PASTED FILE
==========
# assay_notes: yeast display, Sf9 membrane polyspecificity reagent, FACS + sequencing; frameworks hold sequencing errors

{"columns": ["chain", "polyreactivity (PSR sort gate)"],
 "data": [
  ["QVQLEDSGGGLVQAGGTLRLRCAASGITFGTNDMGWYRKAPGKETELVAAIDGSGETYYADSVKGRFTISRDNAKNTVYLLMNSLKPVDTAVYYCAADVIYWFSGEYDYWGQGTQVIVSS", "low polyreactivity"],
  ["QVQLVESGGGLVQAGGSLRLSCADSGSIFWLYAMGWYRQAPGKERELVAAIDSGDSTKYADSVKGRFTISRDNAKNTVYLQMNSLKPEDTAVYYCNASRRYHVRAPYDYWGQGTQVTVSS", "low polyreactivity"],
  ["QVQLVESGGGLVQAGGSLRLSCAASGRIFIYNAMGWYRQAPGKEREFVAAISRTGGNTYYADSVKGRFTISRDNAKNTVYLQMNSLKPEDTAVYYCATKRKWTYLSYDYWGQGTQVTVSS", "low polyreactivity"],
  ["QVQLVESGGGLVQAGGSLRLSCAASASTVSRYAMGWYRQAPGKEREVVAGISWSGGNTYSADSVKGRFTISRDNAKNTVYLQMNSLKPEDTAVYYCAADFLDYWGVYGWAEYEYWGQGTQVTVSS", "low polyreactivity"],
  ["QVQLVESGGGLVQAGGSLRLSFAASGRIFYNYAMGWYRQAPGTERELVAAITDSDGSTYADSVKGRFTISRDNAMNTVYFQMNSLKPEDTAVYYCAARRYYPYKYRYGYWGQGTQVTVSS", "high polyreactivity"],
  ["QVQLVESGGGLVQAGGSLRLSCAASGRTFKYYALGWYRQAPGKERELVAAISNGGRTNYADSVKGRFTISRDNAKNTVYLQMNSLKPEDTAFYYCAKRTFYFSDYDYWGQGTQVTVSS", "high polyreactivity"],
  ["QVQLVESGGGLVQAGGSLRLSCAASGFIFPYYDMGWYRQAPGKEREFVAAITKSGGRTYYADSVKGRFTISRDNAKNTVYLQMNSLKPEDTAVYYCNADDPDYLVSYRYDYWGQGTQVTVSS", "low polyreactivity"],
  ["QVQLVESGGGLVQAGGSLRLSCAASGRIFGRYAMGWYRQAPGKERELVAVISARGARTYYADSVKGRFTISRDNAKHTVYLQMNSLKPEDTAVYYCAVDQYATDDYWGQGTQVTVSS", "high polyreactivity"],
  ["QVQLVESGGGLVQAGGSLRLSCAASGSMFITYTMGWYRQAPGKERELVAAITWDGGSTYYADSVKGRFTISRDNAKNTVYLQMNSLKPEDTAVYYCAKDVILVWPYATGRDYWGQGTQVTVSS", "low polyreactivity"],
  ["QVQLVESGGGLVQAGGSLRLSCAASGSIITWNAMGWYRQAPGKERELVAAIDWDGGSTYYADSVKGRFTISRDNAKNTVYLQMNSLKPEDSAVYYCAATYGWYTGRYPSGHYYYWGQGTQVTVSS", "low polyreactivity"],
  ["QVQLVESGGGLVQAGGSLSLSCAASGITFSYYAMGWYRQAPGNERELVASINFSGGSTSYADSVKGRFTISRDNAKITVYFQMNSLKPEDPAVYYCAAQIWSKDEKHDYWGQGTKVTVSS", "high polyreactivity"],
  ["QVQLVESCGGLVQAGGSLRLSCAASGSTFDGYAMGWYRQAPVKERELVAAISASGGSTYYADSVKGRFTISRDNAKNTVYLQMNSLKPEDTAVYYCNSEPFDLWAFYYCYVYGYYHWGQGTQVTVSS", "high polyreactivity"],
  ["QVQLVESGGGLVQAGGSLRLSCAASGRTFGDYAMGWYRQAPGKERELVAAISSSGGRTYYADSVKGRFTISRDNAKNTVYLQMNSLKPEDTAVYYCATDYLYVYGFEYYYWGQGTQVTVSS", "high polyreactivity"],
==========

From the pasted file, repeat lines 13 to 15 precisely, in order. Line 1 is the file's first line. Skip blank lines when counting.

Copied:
  ["QVQLVESGGGLVQAGGSLRLSCAASGSIITWNAMGWYRQAPGKERELVAAIDWDGGSTYYADSVKGRFTISRDNAKNTVYLQMNSLKPEDSAVYYCAATYGWYTGRYPSGHYYYWGQGTQVTVSS", "low polyreactivity"],
  ["QVQLVESGGGLVQAGGSLSLSCAASGITFSYYAMGWYRQAPGNERELVASINFSGGSTSYADSVKGRFTISRDNAKITVYFQMNSLKPEDPAVYYCAAQIWSKDEKHDYWGQGTKVTVSS", "high polyreactivity"],
  ["QVQLVESCGGLVQAGGSLRLSCAASGSTFDGYAMGWYRQAPVKERELVAAISASGGSTYYADSVKGRFTISRDNAKNTVYLQMNSLKPEDTAVYYCNSEPFDLWAFYYCYVYGYYHWGQGTQVTVSS", "high polyreactivity"],